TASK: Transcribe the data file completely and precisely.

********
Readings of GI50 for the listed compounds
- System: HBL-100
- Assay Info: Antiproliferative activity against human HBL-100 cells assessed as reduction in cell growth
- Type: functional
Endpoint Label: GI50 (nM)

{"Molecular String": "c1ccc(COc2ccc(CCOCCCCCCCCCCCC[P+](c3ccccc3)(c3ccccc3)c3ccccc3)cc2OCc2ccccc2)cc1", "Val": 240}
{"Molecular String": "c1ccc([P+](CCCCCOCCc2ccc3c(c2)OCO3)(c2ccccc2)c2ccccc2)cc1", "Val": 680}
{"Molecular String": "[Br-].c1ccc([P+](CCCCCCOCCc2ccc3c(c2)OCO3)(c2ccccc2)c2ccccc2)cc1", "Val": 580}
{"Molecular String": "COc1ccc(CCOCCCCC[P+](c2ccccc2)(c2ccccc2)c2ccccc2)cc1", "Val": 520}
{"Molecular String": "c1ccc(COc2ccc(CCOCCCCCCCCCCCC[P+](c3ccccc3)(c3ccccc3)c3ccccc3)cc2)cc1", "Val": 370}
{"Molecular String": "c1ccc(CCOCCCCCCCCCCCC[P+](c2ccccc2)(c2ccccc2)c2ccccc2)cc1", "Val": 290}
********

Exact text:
Readings of GI50 for the listed compounds
- System: HBL-100
- Assay Info: Antiproliferative activity against human HBL-100 cells assessed as reduction in cell growth
- Type: functional
Endpoint Label: GI50 (nM)

{"Molecular String": "c1ccc(COc2ccc(CCOCCCCCCCCCCCC[P+](c3ccccc3)(c3ccccc3)c3ccccc3)cc2OCc2ccccc2)cc1", "Val": 240}
{"Molecular String": "c1ccc([P+](CCCCCOCCc2ccc3c(c2)OCO3)(c2ccccc2)c2ccccc2)cc1", "Val": 680}
{"Molecular String": "[Br-].c1ccc([P+](CCCCCCOCCc2ccc3c(c2)OCO3)(c2ccccc2)c2ccccc2)cc1", "Val": 580}
{"Molecular String": "COc1ccc(CCOCCCCC[P+](c2ccccc2)(c2ccccc2)c2ccccc2)cc1", "Val": 520}
{"Molecular String": "c1ccc(COc2ccc(CCOCCCCCCCCCCCC[P+](c3ccccc3)(c3ccccc3)c3ccccc3)cc2)cc1", "Val": 370}
{"Molecular String": "c1ccc(CCOCCCCCCCCCCCC[P+](c2ccccc2)(c2ccccc2)c2ccccc2)cc1", "Val": 290}